USA — Monarch butterflies — one of the sure signs of spring and summer — may not be as plentiful this year across the USA, in part because of the ongoing drought and recent wildfires in Texas that ravaged their food sources.
The butterflies usually fly north across Texas this time of year, as they migrate from Mexico into the USA. In 2012, Texas endured its hottest year on record, according to the National Climatic Data Center. This came on the heels of the state’s driest year on record in 2011.
“The severe drought in Texas and much of the Southwest continues to wreak havoc with the number of monarchs,” says butterfly tracker Craig Wilson, a senior research associate at Texas A&M University.
The lack of rain and raging fires diminished the main food source for butterfly larvae (milkweed) and also decreased food sources for adult butterflies (such as wildflower nectar), Wilson says.
No single monarch butterfly ever completes its migration from Mexico to as far north as Canada and back each year, according to National Geographic. Instead, generations of monarchs make this journey — born into a relay race no one butterfly finishes.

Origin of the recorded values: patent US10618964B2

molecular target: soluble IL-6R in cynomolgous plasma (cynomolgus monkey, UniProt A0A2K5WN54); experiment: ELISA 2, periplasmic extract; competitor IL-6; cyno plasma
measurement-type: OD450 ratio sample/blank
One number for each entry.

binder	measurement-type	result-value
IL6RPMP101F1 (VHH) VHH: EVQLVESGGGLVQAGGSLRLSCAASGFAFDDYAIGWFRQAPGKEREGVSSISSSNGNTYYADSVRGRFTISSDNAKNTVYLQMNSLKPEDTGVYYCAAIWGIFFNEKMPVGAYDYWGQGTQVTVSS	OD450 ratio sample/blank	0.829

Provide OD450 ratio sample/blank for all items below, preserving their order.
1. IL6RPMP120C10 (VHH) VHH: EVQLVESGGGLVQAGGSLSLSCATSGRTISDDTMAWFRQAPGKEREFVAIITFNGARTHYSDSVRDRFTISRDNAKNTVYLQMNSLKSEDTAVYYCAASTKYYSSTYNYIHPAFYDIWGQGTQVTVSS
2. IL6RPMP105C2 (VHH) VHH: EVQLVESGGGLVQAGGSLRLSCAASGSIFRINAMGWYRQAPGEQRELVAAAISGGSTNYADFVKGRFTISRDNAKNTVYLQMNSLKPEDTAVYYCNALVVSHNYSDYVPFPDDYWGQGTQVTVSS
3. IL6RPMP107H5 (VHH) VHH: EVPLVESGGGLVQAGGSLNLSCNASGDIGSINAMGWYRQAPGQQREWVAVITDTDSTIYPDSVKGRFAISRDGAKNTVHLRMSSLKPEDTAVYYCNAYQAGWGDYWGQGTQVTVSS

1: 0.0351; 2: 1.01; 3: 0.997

Reports from Mexico — where the monarchs have their winter breeding grounds — show their numbers are significantly down, a trend that’s been ongoing for much of the past decade.
“The conditions have been dry both here and in Mexico in recent years,” reports Wilson. “It takes four generations of the insects to make it all of the way up to Canada, and because of lack of milkweed along the way, a lot of them just don’t make it.”
Milkweed mainly grows in the wild, and changing farming practices have greatly reduced its growth, according to Wilson. For instance, increased use of herbicides is adversely affecting milkweed.
“But if people want to help, they can pick up some milkweed plants right now at local farmer’s cooperative stores,” Wilson says, “and this would no doubt be a big boost to help in their migration journey.
“It is important to have a national priority of planting milkweed to assure there will be monarchs in the future,” Wilson believes. “If we could get several states to collaborate, we might be able to provide a ‘feeding’ corridor right up to Canada for the monarchs.”
A monarch butterfly lands on a plant in New York in 2006. Recent drought and wildfires in Texas have decimated their food supply.